“Ms. Bishop, do you see that card there, in the future position?” Disturbing images could be upsetting to clients, so I always addressed them immediately. Waiting only made clients focus on them to the point of missing anything else I had to say.
“Uh, yeah, I do, Ms. Rosten. Do you psychic folks throw those things in there to scare your clients into coming back? Because, trust me, it won’t work.” One side of her jaw twitched as she tossed her accusation.
“You may call me Devorah, or Dev, if you like. And, no, we don’t create such cards to manipulate clients. In fact, that card makes rare appearances. So I suggest we discuss it for a moment before we move on.”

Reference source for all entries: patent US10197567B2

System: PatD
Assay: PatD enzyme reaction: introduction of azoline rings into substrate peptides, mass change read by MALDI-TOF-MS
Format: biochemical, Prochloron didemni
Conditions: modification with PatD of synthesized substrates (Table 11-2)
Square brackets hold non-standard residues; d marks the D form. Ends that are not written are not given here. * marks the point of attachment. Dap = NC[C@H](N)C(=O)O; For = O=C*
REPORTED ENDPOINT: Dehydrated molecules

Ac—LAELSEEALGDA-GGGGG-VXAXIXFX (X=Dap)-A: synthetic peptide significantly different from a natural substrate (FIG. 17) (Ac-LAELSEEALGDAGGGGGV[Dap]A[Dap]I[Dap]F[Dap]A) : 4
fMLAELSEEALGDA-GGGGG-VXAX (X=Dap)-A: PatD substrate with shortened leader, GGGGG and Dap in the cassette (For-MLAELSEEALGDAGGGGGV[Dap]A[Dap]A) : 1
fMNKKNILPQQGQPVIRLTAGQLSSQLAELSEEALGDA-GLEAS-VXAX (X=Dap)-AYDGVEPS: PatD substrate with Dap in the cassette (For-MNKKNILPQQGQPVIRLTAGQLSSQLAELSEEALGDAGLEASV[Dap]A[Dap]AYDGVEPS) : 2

“Yes, let’s.” She sat back in her chair as if waiting to be entertained but not expecting much. My work was rarely entertaining, but she wasn’t ready to swallow that piece of information and probably not the rest of it either.
“Well, you have a Ten of Swords there, and tens show up when stagnation is occurring. Often a client is complacent, not really attending to a situation that demands attention.” I had a bad feeling, a dreadful foreboding for this dazzling woman. That vision of the thug proved she required my “extra” services beyond the little card reading, but how to sell her on the idea?
“And what situation are you referring to, Ms. Rosten?”
I glanced again at the cards and saw the Two of Cups. This was not going to be easy, probably impossible, judging from the hostility she was mustering. She had informed me that she was an attorney, so I wasn’t willing to engage in a verbal argument with her.